A public hearing on the plan to ban plastic bags heard from both sides of the debate on Saturday, July 23.
The meeting, held at Karimjee Hall, was arranged by January Makamba, the Minister of State in the Vice President’s office responsible for Union and Environmental Affairs.
Joseph Wasonga, of the Plastic Manufacturers Association of Tanzania (PMAT) says a total ban would cost the government $23 million USD in annual tax revenues and about 6,000 jobs.
According to Xinhua news, Wasonga says the solution is to tighten controls about what kind of plastic bags are produced locally and tighten controls on ‘substandard’ imported bags.
“The solution to this environmental problem is to produce bio-degradable plastic bags,” says Wasonga.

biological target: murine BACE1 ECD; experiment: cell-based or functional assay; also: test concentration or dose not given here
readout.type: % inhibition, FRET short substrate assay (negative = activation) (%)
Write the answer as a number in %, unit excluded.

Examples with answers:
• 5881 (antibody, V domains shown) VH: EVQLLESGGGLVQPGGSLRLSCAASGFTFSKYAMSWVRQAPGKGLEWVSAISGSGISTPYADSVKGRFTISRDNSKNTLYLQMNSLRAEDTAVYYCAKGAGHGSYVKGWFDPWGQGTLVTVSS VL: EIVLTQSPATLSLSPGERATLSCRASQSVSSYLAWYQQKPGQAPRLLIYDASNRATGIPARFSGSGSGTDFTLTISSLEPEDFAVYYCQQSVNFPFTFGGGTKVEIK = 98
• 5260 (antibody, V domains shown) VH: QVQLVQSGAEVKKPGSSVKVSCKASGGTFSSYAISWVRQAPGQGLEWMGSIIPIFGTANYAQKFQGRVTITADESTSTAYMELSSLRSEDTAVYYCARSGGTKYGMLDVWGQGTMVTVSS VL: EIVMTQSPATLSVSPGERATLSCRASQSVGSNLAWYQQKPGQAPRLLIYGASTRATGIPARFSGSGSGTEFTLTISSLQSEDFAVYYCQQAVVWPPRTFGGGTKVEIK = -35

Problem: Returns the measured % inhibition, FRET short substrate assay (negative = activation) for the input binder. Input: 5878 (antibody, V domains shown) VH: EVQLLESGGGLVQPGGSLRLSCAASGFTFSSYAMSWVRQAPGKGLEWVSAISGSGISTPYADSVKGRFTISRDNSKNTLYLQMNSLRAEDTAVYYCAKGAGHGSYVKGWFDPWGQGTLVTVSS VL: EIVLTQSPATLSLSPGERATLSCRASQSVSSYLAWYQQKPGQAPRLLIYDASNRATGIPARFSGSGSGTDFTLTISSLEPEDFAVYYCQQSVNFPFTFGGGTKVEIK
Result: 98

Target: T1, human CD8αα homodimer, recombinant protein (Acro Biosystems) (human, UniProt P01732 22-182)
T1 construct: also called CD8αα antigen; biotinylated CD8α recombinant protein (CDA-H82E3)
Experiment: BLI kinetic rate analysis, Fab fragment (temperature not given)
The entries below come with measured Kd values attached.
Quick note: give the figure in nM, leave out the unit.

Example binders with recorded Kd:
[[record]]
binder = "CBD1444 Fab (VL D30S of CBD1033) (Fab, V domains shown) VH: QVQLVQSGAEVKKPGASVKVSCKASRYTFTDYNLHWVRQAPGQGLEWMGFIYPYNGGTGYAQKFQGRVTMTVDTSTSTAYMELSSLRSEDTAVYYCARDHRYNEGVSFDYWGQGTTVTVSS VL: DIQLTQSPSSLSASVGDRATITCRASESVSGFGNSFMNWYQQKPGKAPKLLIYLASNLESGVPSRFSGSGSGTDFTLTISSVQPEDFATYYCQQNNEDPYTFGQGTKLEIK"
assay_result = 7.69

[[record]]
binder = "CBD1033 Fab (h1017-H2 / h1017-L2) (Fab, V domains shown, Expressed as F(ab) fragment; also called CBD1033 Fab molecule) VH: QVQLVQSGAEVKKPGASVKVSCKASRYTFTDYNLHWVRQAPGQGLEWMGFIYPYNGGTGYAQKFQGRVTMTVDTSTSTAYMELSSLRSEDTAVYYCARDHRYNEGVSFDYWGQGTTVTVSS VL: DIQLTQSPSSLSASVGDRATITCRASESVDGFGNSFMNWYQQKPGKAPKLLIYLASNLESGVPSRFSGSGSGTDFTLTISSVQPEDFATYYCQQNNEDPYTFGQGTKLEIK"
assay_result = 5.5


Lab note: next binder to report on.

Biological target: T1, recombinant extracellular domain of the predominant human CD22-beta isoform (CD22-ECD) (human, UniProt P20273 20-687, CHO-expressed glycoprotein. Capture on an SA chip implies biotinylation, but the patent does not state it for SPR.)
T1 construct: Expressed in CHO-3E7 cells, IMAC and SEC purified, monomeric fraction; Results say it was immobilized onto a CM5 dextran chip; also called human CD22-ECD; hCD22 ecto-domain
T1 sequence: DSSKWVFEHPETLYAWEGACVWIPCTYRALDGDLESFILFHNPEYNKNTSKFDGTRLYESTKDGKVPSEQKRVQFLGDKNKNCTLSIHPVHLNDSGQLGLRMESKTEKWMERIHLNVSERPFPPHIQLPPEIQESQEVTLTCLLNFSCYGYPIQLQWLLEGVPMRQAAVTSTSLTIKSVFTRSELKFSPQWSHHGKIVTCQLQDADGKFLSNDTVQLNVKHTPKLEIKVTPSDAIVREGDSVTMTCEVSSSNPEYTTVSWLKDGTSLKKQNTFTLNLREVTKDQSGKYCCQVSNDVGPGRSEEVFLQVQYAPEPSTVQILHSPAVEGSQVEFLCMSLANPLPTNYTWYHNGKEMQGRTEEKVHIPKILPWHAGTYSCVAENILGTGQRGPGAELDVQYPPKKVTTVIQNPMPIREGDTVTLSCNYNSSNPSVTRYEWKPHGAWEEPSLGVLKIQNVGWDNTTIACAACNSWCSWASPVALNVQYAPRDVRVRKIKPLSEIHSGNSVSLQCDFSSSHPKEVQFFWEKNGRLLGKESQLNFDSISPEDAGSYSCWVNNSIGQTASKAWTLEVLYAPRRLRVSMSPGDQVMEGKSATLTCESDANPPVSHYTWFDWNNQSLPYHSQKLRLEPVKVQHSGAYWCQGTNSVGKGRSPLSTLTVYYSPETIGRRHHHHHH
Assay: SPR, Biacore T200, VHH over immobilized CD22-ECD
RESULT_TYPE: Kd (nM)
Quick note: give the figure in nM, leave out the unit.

Others at the meeting supported a total ban and called for a change in direction to ‘save lives and to protect the environment.’
In August 2016, the Vice President’s office issued a statement listing a long series of grievances against plastic bags: their impact on soil quality, nuisance of general litter, blocking of drains and causing floods, damage to ecosystems, death of animals which accidentally consume plastic materials, endangering human health when used to contain hot foods, poisonous gasses released when used as a fire starter, and air pollution when burned.

Men burn plastic bags outside the Ocean Road Cancer Institute during a national cleanup in 2015. As Tanzania mulls a total ban on plastic bags, manufacturers hope for the middle-ground while others say a total ban is necessary to save lives. Photo: Daniel Hayduk


A total ban on plastic bags was originally set for January 2017, then pushed to the end of June 2017.
Whenever the ban does come into effect, it is expected there will be an amnesty period after which the National Environment Management Council (NEMC) will conduct spot checks with on-the-spot fines for businesses not adhering to the ban.
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